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I've been married for a long time and fortunately (or unfortunately), my in-laws (MIL & FIL mother & father-in-law) and relatives reside locally. Fortunately, we know our boundaries with each other and none of us feel smothered.

 

As with your situation, because you received free room and board from your in-laws, nothing in life is truly free. There is a cost and price to pay such as always feeling beholden to them and much obliged. In other words, you are forever indebted to them.

 

Change the way you think. Long ago, I was anxious because I was uncomfortable with my in-laws. My in-laws have always been monetarily generous with my immediate family because they have very deep pockets. They are extremely affluent. They are the matriarch and patriarch of the clan.

 

What you need to do is practice good diplomacy. Be reasonable with having them at your house for dinner once in a while just to maintain peace and good will. Dinner doesn't have to be fancy nor always homemade either. Do what you can because you owe them a depth of gratitude to house and feed you during your time of need and now it's your turn to habitually reciprocate. They are older than you . Be respectful and it's because of them, you are blessed with a fine husband. They raised him and gave a good husband to you. Feel incredibly blessed, fortunate and thank your lucky stars.

 

Strike a deal with them. Tell them that you will gladly have them at your house once in a while for dinner (or tea and refreshments) as long as they do not arrive at your doorstep unannounced. Ask them for the courtesy of calling or texting you first, schedule your date with them (within reason such as once a month) and see if you can work a compromise with them. Also, defer to your husband and have him make the arrangements. Be a good sport. Don't be a party pooper.

 

Your in-laws are older. You will outlive them. You don't want feelings of remorse and regret when they're dead and gone. Life is too short. Be happy. Feel grateful to them and you will transform your anxiety into gratitude and humility. Be humble. Be very thankful to them.

 

Change the way you think and you will feel secure and become a happier person. I was once you. Practice good diplomacy. That's the advice my mother gave me years ago.

 

Someday, when you're old or older, you will understand how your in-laws feel. They have less time on this Earth than you do. When you and your husband become parents someday, you'll understand even more than you do now. You can have boundaries, reason, compromise, happiness and compassion simultaneously. Work out a happy medium for everyone. Peace and harmony are important.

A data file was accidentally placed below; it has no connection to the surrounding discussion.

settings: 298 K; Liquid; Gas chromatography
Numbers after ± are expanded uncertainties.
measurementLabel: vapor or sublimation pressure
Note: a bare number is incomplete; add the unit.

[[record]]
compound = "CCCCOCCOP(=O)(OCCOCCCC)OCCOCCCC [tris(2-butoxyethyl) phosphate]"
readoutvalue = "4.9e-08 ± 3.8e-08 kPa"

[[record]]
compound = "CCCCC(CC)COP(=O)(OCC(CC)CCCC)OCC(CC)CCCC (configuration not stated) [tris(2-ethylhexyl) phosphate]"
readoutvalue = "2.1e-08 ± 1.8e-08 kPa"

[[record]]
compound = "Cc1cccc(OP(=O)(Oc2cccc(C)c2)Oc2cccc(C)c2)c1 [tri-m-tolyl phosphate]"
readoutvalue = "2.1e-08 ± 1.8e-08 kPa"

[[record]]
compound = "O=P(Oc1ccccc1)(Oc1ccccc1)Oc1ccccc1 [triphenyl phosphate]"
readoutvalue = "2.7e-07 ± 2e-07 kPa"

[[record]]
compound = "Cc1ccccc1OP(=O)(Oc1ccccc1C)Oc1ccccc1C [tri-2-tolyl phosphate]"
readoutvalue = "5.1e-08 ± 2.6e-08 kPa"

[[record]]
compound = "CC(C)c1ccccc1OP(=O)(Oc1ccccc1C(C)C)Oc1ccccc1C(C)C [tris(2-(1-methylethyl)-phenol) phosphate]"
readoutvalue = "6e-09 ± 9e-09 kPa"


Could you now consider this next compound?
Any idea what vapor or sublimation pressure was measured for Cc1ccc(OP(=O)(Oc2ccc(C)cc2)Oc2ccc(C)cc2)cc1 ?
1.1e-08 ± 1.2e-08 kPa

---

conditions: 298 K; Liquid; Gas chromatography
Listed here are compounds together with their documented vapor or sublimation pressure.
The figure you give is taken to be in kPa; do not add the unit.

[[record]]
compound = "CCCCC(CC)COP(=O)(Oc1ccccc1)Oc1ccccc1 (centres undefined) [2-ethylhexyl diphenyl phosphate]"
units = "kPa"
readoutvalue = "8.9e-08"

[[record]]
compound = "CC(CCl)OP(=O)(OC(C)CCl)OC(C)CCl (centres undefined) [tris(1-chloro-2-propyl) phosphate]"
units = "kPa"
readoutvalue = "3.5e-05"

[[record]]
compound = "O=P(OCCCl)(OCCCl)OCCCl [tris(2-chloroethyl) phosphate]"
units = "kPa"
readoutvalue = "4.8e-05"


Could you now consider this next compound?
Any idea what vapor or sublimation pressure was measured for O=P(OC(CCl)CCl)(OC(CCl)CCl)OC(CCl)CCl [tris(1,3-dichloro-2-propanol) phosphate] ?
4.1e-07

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You and your spouse have to come to a consensus and take each others feelings in to consideration. I have a feeling you would be more comfortable with set timelines for get-togethers versus the willy-nilly approach. Perhaps say that the first Sunday of the month, or every other month, could be when you host a dinner or pot-luck. Having a set day will perhaps let your mind relax, and will set a routine that you will expect and get used to. Because you do have to make some sacrifices to please your husband and he has to consider your feelings and change up how he'd normally do things if he was single.

 

Of course, you need to be flexible when it comes to birthdays and holidays. You might even want to change it up now and then and do something extra one-on-one with your MIL. Making an effort will show them you want them in your lives, but in a more regimented manner. I know I have my plan for the day, and I wouldn't want people dropping in unexpectedly. It did happen to me now and then with my in-laws until they moved an hour and a half away, and now my mother-in-law passed last March. Take care.

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I have trouble following. You write:

This whole summer, we have had his parents coming over ‘randomnly’ once a week unexpected. They don’t stop at mine as they know I’m not very happy about them just turning up.

 

Who is 'we,' because if they don't stop at yours, what's the issue?

 

Do you believe that it would be better to have strangers you know nothing about living near you rather than people you know are kind and not axe murderers?

 

I'm not being dismissive, I'm just not clear about how often any of these people show up at your home.

 

Can you clarify?

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I have trouble following. You write:

 

 

Who is 'we,' because if they don't stop at yours, what's the issue?

 

Do you believe that it would be better to have strangers you know nothing about living near you rather than people you know are kind and not axe murderers?

 

I'm not being dismissive, I'm just not clear about how often any of these people show up at your home.

 

Can you clarify?

I'd be interested in some clarification myself. I'm an introvert. Introversion has nothing to do with who gathers at whose place across the street. There are no boundaries to set nor any feelings you or your husband need to consider if other grown adults are doing as they please peacefully in their own homes or property.

 

With respect to how much it must suck to live with such anxiety, and assuming I'm inferring the context correctly, this really is a "you" problem I wouldn't take shortcuts in addressing professionally.